We are not Luddites here at Between the Covers, but as each week brings fresh news about the death of the paper book and the inevitable digitisation of all literature, it is reassuring to see at least one publisher bucking the trend. So thanks to Faber, which is following up the success of its 2009 audiobook of Larkin's The Sunday Sessions with a special vinyl edition to reflect the poet's love of record collecting. The two tapes were recorded by Larkin on several Sundays in 1980, after a succession of lunches with his friend and colleague, the sound engineer John Weeks. They contain 26 of his best-loved poems from the collections The North Ship, The Whitsun Weddings and High Windows, and were lost for over 20 years before being rediscovered on a shelf in the garage in which they were recorded. The vinyl edition will be released on 1 March to coincide with Faber's publication of The Complete Poems, and will cost £16.99.
"I write for revenge," said Dan Rhodes in an interview for this paper that was published two years ago this month. "Most publishers are bastards," he added, "they often have an utter lack of regard for their authors." Since his well-published fall-out with his former publisher, Fourth Estate – he declared after it that he would never write again, but soon admitted, "I've downgraded my plans from 'definitely never' to 'dunno'" – the author of prize-winning books such as Anthropology and Timoleon Vieta Come Home has found a happy home at his current publisher Canongate. So it surprised us to read a strange scene in his rather brilliant new novel, This is Life (Canongate, £12.99, 1 March) which seems like another fictional but blatant dig at publishers. In it, our heroine, Sylvie, works a shift on her friend's book stall on the banks of the Seine and takes a fancy to a handsome, male customer.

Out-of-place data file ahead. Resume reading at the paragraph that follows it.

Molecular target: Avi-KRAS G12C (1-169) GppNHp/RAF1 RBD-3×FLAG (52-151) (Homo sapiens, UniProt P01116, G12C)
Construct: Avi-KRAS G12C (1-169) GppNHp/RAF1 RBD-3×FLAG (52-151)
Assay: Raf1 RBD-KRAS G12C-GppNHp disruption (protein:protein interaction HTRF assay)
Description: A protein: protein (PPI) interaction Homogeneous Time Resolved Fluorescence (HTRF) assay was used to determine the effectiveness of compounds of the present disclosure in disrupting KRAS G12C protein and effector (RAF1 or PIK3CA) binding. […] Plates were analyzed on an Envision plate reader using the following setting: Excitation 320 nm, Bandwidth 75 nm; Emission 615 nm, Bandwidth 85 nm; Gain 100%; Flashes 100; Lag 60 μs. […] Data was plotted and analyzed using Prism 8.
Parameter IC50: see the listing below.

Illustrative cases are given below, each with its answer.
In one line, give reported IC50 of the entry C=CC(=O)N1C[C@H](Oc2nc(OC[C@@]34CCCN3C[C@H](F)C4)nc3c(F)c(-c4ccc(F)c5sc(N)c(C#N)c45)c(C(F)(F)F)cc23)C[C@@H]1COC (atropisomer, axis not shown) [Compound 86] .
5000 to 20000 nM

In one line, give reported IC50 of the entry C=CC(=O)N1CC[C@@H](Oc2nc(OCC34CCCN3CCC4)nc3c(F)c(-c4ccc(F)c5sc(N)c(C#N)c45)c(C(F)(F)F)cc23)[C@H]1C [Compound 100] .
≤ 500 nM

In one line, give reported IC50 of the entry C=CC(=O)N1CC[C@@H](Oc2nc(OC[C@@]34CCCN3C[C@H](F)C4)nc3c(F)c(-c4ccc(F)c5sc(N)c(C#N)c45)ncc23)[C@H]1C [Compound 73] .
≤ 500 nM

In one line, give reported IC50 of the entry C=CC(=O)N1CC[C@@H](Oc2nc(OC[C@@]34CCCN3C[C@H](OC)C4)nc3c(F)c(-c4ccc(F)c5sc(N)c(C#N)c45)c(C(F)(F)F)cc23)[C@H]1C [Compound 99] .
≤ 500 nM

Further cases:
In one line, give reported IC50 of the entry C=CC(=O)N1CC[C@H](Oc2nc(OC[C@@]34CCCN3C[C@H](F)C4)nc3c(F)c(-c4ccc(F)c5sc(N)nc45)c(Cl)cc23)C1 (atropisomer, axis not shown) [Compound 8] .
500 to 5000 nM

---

"He had even chosen to buy a copy of her favourite book of all time, Timoleon, chien fidèle [the title of the French edition of Timoleon Vieta] ..." it reads.
"'I love the ending,' she had said, as she handed him his change. 'It's not easy to read, but it says something that needs to be said. I don't think I could ever really be friends with anyone who didn't get this book.'
'I've lost count of how many times I've read it,' he said, his smile revealing great teeth and dimples ... Sylvie laughed, and they fell into a conversation about the brilliance of the author, and how underappreciated he was, and she told him she had heard a rumour that the last time he had been translated into French his publisher ... hadn't even bothered to send him a copy of their edition.
'It's a scandal if it's true,' said the handsome man."
Happily, we can report that this odd fictional exchange is not the result of a contretemps with Canongate, where Rhodes is still a very contented author, but represents the settling of another old score. "The business [about the French publisher] is a satisfying bit of revenge," Rhodes tells us in an email from his home in freezing Buxton, Derbyshire, where we interviewed him at his kitchen table two years ago. "They published The Little White Car, but never sent me a copy, even though they were contractually obliged to, and copies were requested many, many times. I still haven't seen it. I'm hoping they'll find out about this mention in This Is Life, and be so ashamed of themselves that they'll wind up the business (either that or just send me the frigging copies I'm due)."
Not only has Canongate come up with another beautiful new cover design for This is Life; we're sure that publishers there are far too wise ever to do anything to cross the long-memoried Rhodes.Reuse content